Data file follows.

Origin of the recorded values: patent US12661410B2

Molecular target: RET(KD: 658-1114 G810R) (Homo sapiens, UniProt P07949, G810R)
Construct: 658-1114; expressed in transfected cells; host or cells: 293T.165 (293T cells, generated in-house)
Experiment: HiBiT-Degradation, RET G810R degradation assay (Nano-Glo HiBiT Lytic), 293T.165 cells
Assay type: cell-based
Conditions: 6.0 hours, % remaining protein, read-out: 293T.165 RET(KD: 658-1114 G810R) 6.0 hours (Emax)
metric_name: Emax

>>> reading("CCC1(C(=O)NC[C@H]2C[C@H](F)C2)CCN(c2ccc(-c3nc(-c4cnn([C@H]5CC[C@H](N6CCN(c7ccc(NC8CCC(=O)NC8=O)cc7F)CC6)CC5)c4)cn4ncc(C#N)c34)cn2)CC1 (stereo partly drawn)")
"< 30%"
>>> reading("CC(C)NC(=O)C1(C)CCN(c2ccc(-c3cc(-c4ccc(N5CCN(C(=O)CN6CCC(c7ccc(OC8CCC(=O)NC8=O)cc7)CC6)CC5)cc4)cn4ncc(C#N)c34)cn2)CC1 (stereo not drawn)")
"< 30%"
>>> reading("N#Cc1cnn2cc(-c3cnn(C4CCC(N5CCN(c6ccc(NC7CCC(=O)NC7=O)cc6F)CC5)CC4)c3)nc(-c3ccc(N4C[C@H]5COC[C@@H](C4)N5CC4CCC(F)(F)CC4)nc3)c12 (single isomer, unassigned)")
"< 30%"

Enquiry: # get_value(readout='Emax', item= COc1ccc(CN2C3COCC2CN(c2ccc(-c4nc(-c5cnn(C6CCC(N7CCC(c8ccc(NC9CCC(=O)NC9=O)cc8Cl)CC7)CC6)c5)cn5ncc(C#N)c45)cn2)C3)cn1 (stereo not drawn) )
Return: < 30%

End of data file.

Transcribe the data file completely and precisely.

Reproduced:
Origin of the recorded values: patent US12661410B2

Molecular target: RET(KD: 658-1114 G810R) (Homo sapiens, UniProt P07949, G810R)
Construct: 658-1114; expressed in transfected cells; host or cells: 293T.165 (293T cells, generated in-house)
Experiment: HiBiT-Degradation, RET G810R degradation assay (Nano-Glo HiBiT Lytic), 293T.165 cells
Assay type: cell-based
Conditions: 6.0 hours, % remaining protein, read-out: 293T.165 RET(KD: 658-1114 G810R) 6.0 hours (Emax)
metric_name: Emax

>>> reading("CCC1(C(=O)NC[C@H]2C[C@H](F)C2)CCN(c2ccc(-c3nc(-c4cnn([C@H]5CC[C@H](N6CCN(c7ccc(NC8CCC(=O)NC8=O)cc7F)CC6)CC5)c4)cn4ncc(C#N)c34)cn2)CC1 (stereo partly drawn)")
"< 30%"
>>> reading("CC(C)NC(=O)C1(C)CCN(c2ccc(-c3cc(-c4ccc(N5CCN(C(=O)CN6CCC(c7ccc(OC8CCC(=O)NC8=O)cc7)CC6)CC5)cc4)cn4ncc(C#N)c34)cn2)CC1 (stereo not drawn)")
"< 30%"
>>> reading("N#Cc1cnn2cc(-c3cnn(C4CCC(N5CCN(c6ccc(NC7CCC(=O)NC7=O)cc6F)CC5)CC4)c3)nc(-c3ccc(N4C[C@H]5COC[C@@H](C4)N5CC4CCC(F)(F)CC4)nc3)c12 (single isomer, unassigned)")
"< 30%"

Enquiry: # get_value(readout='Emax', item= COc1ccc(CN2C3COCC2CN(c2ccc(-c4nc(-c5cnn(C6CCC(N7CCC(c8ccc(NC9CCC(=O)NC9=O)cc8Cl)CC7)CC6)c5)cn5ncc(C#N)c45)cn2)C3)cn1 (stereo not drawn) )
Return: < 30%